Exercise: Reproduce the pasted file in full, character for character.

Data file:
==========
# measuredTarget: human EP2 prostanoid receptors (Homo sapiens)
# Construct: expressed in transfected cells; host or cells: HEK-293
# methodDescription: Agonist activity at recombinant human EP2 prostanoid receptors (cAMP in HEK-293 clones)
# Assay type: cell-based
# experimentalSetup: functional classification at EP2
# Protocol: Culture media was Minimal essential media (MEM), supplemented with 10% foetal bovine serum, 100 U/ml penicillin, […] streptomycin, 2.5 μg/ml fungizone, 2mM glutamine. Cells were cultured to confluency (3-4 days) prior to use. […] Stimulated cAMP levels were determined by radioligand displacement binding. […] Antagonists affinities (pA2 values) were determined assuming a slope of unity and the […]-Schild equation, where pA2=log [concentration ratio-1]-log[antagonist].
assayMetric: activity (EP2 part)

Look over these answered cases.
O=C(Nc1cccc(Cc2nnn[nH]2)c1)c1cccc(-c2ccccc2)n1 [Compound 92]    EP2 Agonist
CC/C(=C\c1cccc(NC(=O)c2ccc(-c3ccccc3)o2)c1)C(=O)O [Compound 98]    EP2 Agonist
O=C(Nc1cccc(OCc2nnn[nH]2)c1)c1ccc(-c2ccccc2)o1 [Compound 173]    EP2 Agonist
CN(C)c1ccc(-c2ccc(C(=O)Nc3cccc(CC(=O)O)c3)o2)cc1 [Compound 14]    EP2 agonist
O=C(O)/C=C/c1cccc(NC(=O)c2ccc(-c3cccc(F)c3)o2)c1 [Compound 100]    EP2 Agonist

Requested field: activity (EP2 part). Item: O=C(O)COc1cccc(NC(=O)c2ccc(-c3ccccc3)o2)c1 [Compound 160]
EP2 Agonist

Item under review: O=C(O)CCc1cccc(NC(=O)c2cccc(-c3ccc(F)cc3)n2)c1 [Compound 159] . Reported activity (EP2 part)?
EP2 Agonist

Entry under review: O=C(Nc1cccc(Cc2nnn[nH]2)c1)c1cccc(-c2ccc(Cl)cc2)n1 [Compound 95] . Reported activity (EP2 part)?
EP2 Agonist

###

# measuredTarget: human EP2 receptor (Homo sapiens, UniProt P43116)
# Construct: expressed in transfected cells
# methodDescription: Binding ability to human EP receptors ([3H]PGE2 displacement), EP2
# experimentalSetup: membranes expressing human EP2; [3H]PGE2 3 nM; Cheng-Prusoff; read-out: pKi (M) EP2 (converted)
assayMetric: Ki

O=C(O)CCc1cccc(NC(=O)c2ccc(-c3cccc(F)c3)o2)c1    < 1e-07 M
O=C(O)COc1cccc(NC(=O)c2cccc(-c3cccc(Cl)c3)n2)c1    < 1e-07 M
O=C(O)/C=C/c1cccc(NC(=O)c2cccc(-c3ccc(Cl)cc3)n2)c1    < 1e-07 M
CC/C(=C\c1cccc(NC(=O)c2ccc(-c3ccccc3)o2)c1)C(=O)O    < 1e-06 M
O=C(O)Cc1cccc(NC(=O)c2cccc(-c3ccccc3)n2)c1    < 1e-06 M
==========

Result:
# measuredTarget: human EP2 prostanoid receptors (Homo sapiens)
# Construct: expressed in transfected cells; host or cells: HEK-293
# methodDescription: Agonist activity at recombinant human EP2 prostanoid receptors (cAMP in HEK-293 clones)
# Assay type: cell-based
# experimentalSetup: functional classification at EP2
# Protocol: Culture media was Minimal essential media (MEM), supplemented with 10% foetal bovine serum, 100 U/ml penicillin, […] streptomycin, 2.5 μg/ml fungizone, 2mM glutamine. Cells were cultured to confluency (3-4 days) prior to use. […] Stimulated cAMP levels were determined by radioligand displacement binding. […] Antagonists affinities (pA2 values) were determined assuming a slope of unity and the […]-Schild equation, where pA2=log [concentration ratio-1]-log[antagonist].
assayMetric: activity (EP2 part)

Look over these answered cases.
O=C(Nc1cccc(Cc2nnn[nH]2)c1)c1cccc(-c2ccccc2)n1 [Compound 92]    EP2 Agonist
CC/C(=C\c1cccc(NC(=O)c2ccc(-c3ccccc3)o2)c1)C(=O)O [Compound 98]    EP2 Agonist
O=C(Nc1cccc(OCc2nnn[nH]2)c1)c1ccc(-c2ccccc2)o1 [Compound 173]    EP2 Agonist
CN(C)c1ccc(-c2ccc(C(=O)Nc3cccc(CC(=O)O)c3)o2)cc1 [Compound 14]    EP2 agonist
O=C(O)/C=C/c1cccc(NC(=O)c2ccc(-c3cccc(F)c3)o2)c1 [Compound 100]    EP2 Agonist

Requested field: activity (EP2 part). Item: O=C(O)COc1cccc(NC(=O)c2ccc(-c3ccccc3)o2)c1 [Compound 160]
EP2 Agonist

Item under review: O=C(O)CCc1cccc(NC(=O)c2cccc(-c3ccc(F)cc3)n2)c1 [Compound 159] . Reported activity (EP2 part)?
EP2 Agonist

Entry under review: O=C(Nc1cccc(Cc2nnn[nH]2)c1)c1cccc(-c2ccc(Cl)cc2)n1 [Compound 95] . Reported activity (EP2 part)?
EP2 Agonist

###

# measuredTarget: human EP2 receptor (Homo sapiens, UniProt P43116)
# Construct: expressed in transfected cells
# methodDescription: Binding ability to human EP receptors ([3H]PGE2 displacement), EP2
# experimentalSetup: membranes expressing human EP2; [3H]PGE2 3 nM; Cheng-Prusoff; read-out: pKi (M) EP2 (converted)
assayMetric: Ki

O=C(O)CCc1cccc(NC(=O)c2ccc(-c3cccc(F)c3)o2)c1    < 1e-07 M
O=C(O)COc1cccc(NC(=O)c2cccc(-c3cccc(Cl)c3)n2)c1    < 1e-07 M
O=C(O)/C=C/c1cccc(NC(=O)c2cccc(-c3ccc(Cl)cc3)n2)c1    < 1e-07 M
CC/C(=C\c1cccc(NC(=O)c2ccc(-c3ccccc3)o2)c1)C(=O)O    < 1e-06 M
O=C(O)Cc1cccc(NC(=O)c2cccc(-c3ccccc3)n2)c1    < 1e-06 M